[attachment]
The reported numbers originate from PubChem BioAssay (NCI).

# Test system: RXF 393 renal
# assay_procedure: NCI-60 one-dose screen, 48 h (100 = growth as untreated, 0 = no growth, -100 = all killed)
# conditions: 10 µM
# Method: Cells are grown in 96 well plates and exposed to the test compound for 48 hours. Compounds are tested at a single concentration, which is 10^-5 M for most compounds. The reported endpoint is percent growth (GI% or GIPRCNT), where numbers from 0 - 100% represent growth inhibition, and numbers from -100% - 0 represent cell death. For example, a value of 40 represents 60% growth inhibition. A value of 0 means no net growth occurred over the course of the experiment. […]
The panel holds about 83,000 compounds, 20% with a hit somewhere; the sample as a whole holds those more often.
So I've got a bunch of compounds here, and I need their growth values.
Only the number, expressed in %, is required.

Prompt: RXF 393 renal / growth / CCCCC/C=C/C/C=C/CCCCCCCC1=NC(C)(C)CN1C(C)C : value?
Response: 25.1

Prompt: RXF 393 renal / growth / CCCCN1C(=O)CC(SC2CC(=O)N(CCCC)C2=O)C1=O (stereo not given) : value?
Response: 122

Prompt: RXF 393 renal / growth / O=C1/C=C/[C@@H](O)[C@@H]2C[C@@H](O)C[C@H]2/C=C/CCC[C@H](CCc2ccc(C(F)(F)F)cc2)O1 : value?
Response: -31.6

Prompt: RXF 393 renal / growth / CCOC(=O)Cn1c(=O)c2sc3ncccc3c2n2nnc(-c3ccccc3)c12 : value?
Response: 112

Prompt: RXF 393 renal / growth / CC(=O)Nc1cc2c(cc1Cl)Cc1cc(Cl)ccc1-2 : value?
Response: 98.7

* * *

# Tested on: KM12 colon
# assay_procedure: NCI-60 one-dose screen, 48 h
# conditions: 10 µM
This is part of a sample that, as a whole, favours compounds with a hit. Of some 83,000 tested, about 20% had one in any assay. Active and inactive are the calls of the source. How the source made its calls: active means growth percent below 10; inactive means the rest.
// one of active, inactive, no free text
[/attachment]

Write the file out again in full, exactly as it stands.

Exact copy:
The reported numbers originate from PubChem BioAssay (NCI).

# Test system: RXF 393 renal
# assay_procedure: NCI-60 one-dose screen, 48 h (100 = growth as untreated, 0 = no growth, -100 = all killed)
# conditions: 10 µM
# Method: Cells are grown in 96 well plates and exposed to the test compound for 48 hours. Compounds are tested at a single concentration, which is 10^-5 M for most compounds. The reported endpoint is percent growth (GI% or GIPRCNT), where numbers from 0 - 100% represent growth inhibition, and numbers from -100% - 0 represent cell death. For example, a value of 40 represents 60% growth inhibition. A value of 0 means no net growth occurred over the course of the experiment. […]
The panel holds about 83,000 compounds, 20% with a hit somewhere; the sample as a whole holds those more often.
So I've got a bunch of compounds here, and I need their growth values.
Only the number, expressed in %, is required.

Prompt: RXF 393 renal / growth / CCCCC/C=C/C/C=C/CCCCCCCC1=NC(C)(C)CN1C(C)C : value?
Response: 25.1

Prompt: RXF 393 renal / growth / CCCCN1C(=O)CC(SC2CC(=O)N(CCCC)C2=O)C1=O (stereo not given) : value?
Response: 122

Prompt: RXF 393 renal / growth / O=C1/C=C/[C@@H](O)[C@@H]2C[C@@H](O)C[C@H]2/C=C/CCC[C@H](CCc2ccc(C(F)(F)F)cc2)O1 : value?
Response: -31.6

Prompt: RXF 393 renal / growth / CCOC(=O)Cn1c(=O)c2sc3ncccc3c2n2nnc(-c3ccccc3)c12 : value?
Response: 112

Prompt: RXF 393 renal / growth / CC(=O)Nc1cc2c(cc1Cl)Cc1cc(Cl)ccc1-2 : value?
Response: 98.7

* * *

# Tested on: KM12 colon
# assay_procedure: NCI-60 one-dose screen, 48 h
# conditions: 10 µM
This is part of a sample that, as a whole, favours compounds with a hit. Of some 83,000 tested, about 20% had one in any assay. Active and inactive are the calls of the source. How the source made its calls: active means growth percent below 10; inactive means the rest.
// one of active, inactive, no free text